Let me now explain our assessment in greater detail, starting with the economic analysis. Euro area real GDP increased by 0.4%, quarter on quarter, in the second quarter of 2018, following growth at the same rate in the previous quarter. Despite some moderation following the strong growth performance in 2017, the latest economic indicators and survey results overall confirm ongoing broad-based growth of the euro area economy. Our monetary policy measures continue to underpin domestic demand. Private consumption is supported by ongoing employment gains, which, in turn, partly reflect past labour market reforms, and by rising wages. Business investment is fostered by the favourable financing conditions, rising corporate profitability and solid demand. Housing investment remains robust. In addition, the expansion in global activity is expected to continue, supporting euro area exports.
This assessment is broadly reflected in the September 2018 ECB staff macroeconomic projections for the euro area. These projections foresee annual real GDP increasing by 2.0% in 2018, 1.8% in 2019 and 1.7% in 2020. Compared with the June 2018 Eurosystem staff macroeconomic projections, the outlook for real GDP growth has been revised down slightly for 2018 and 2019, mainly due to a somewhat weaker contribution from foreign demand.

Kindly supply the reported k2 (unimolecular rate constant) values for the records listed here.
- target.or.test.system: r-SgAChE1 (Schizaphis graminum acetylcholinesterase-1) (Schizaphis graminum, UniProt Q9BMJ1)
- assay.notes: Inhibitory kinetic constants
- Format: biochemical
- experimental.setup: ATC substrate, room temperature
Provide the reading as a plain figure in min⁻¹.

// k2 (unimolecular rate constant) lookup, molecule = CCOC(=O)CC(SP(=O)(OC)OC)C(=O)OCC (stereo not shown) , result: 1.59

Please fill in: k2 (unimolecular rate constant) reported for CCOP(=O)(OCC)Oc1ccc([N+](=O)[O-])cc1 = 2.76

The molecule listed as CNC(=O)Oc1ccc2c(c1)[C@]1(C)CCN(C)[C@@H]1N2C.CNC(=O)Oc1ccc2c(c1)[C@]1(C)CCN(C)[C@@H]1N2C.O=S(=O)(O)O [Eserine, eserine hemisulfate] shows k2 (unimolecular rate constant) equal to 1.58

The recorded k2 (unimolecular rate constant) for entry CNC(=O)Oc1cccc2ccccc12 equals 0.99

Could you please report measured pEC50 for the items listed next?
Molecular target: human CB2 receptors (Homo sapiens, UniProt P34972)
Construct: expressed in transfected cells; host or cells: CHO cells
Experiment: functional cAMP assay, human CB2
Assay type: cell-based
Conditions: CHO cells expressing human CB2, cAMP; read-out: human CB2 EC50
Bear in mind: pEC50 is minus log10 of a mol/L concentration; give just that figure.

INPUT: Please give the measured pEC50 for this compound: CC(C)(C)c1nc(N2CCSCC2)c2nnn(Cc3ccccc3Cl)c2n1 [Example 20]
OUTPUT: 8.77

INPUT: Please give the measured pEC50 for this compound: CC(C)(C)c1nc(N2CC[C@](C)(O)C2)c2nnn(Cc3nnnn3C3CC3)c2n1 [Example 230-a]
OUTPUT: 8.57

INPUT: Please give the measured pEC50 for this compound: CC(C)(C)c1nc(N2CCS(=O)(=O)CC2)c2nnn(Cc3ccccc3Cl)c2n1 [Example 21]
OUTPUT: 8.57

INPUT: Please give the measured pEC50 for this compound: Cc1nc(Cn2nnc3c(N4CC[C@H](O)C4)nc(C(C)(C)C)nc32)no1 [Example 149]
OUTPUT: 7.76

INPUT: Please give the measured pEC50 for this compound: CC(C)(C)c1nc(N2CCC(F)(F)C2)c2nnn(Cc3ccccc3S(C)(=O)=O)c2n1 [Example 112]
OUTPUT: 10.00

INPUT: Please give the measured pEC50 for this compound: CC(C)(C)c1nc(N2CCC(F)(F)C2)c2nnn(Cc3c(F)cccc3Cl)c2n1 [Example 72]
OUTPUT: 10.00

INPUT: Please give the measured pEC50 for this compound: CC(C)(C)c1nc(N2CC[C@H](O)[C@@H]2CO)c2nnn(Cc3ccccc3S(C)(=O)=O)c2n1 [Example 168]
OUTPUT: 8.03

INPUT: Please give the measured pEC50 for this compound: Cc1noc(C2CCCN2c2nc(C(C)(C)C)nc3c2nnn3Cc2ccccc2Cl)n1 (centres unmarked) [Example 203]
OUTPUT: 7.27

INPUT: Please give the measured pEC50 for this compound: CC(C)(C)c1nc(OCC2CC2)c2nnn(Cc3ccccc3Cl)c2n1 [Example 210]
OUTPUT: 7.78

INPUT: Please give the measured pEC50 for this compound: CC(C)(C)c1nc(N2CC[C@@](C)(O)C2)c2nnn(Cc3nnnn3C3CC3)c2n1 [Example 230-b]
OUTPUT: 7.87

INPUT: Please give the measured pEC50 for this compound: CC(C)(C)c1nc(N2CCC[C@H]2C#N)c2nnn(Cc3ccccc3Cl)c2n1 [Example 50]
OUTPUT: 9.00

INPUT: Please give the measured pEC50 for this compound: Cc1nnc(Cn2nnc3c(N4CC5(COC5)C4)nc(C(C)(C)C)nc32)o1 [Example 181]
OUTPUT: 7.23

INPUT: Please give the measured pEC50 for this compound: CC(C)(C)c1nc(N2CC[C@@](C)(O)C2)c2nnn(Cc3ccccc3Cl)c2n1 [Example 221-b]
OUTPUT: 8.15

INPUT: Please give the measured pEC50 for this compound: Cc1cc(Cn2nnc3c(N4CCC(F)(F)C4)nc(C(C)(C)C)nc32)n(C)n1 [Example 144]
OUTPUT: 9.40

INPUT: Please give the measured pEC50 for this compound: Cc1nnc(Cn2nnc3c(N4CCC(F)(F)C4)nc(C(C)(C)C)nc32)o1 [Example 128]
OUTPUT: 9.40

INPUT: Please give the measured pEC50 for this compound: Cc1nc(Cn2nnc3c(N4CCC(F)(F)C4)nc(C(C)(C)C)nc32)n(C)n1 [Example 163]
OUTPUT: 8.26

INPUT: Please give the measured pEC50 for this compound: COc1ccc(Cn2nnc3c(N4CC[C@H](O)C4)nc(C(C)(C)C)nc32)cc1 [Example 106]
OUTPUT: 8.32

The risks surrounding the euro area growth outlook can still be assessed as broadly balanced. At the same time, risks relating to rising protectionism, vulnerabilities in emerging markets and financial market volatility have gained more prominence recently.
According to Eurostat’s flash estimate, euro area annual HICP inflation was 2.0% in August 2018, down from 2.1% in July. On the basis of current futures prices for oil, annual rates of headline inflation are likely to hover around the current level for the remainder of the year. While measures of underlying inflation remain generally muted, they have been increasing from earlier lows. Domestic cost pressures are strengthening and broadening amid high levels of capacity utilisation and tightening labour markets, which is pushing up wage growth. Uncertainty around the inflation outlook is receding. Looking ahead, underlying inflation is expected to pick up towards the end of the year and thereafter to increase gradually over the medium term, supported by our monetary policy measures, the continuing economic expansion and rising wage growth.
This assessment is also broadly reflected in the September 2018 ECB staff macroeconomic projections for the euro area, which foresee annual HICP inflation at 1.7% in 2018, 2019 and 2020, which is unchanged from the June 2018 Eurosystem staff macroeconomic projections.